Here is the summary from the staff report for this work session:
Staff will present updated results of the transportation analysis performed in support of the White Flint 2 Sector Plan Public Hearing Draft Plan according to the procedures in the recently adopted 2016-2020 Subdivision Staging Policy (SSP) for Local Area Transportation Review (LATR). The analysis illustrates the transportation impacts of the level of development recommended in the Public Hearing Draft of the Plan on the proposed roadway network, and provides the foundation for the mobility recommendations in the Plan.
On January 26, 2017, staff presented the results of initial transportation analysis to the Planning Board based on the Critical Lane Volume (CLV) method and related CLV intersection congestion standards. The Staff has updated the transportation analysis using the Highway Capacity Manual (HCM) method, which measures intersection congestion standards based on average intersection delay.
Staff recommends that the staging plan in the Public Hearing Draft be modified by moving the shuttle/circulator from the second phase to the first phase to promote mobility options earlier in the Plan’s implementation. Also, the recommended Non-Automotive Driver Mode Share (NADMS) is divided into categories for residents and employees. Key transportation recommendations and policies associated with the adjacent 2010 White Flint Sector Plan are also summarized in this report.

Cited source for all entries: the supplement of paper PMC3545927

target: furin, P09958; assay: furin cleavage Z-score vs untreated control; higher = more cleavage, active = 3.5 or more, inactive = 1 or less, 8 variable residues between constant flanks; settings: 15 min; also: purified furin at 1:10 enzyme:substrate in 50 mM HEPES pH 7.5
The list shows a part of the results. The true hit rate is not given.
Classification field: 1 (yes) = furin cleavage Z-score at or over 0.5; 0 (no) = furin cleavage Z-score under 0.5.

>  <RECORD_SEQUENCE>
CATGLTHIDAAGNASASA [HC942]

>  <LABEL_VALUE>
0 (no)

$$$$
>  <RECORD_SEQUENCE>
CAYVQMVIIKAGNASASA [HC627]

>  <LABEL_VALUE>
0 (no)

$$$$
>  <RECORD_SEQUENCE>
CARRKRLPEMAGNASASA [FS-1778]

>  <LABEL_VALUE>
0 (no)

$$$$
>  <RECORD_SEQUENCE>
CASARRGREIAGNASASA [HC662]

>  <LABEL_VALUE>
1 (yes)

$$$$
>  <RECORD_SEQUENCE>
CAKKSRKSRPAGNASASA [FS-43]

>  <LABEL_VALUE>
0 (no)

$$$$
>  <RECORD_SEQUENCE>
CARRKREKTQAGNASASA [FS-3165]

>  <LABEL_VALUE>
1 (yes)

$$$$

Tom Maher, 40, center, of Long Island, N.Y., and other Rustic Rebels employees work on a project to transform the vehicle and its parts for new use as outdoor kiosks, outdoor benches, industrial art and other useful objects. (Sarah L. Voisin/The Washington Post)
There are probably a lot of Metro lovers who would happily pay admission to watch a sculptor chop up a subway car.
Metro haters would probably pay even more.
The work is violent, noisy, smelly and at times even beautiful — as when Robert “Mojo” Mojeski climbs onto the rail car with a welding device and zaps the steel carcass in a blue-and-white shower of sparks.
The work goes fast, too. Mojo, as he prefers to be called, needs to transform a 40-ton rail car into retail kiosks that will be installed at Grosvenor-Strathmore Metro station next month. He has until the grand opening May 17 to finish the job he started five days ago at a warehouse in Brookeville.
In that time, the Metro car’s distinctive, push me-pull you seats and their 1970s orange upholstery will go, to be cut free and transformed into park benches. Metro’s system map, with its classic graphic design of multicolored spaghetti, will stay to brighten the kiosk’s interior. When Mojo and his team are finished, the kiosks will be placed on the pedestrian plaza that is now mostly a concrete wasteland populated by newspaper boxes.
“It’s about, ‘How do you enliven this dead space?’ ” said Ron Kaplan, a co-founder of the real estate firm behind the project.
Mojo’s functional artwork came about as part of a proposed housing development envisioned for the Grosvenor-Strathmore station. Fivesquares Development, which built Symphony Park close to the station and Montgomery County’s Strathmore Center performance hall, is in the early planning for a mixed-use development atop the station called Strathmore Square.
Kaplan and co-founder Andrew Altman have experience working on projects such as London’s Olympic Park, Bethesda Row, the Anacostia riverfront and Whitman-Walker Health’s Elizabeth Taylor Medical Center on 14th Street NW in the District.
Artist Robert Mojeski, who goes by Mojo, shows a key that came with an old Metro car and opens the windows and doors. (Sarah L. Voisin/The Washington Post)
The kiosks are part of a broader experiment by Metro to allow pop-up retail stands that could bring in money without, the agency hopes, littering its trains with food. The kiosks at Grosvenor, for example, will sell prepared food but only on a few days of the week and only during the afternoon and evening rush hour.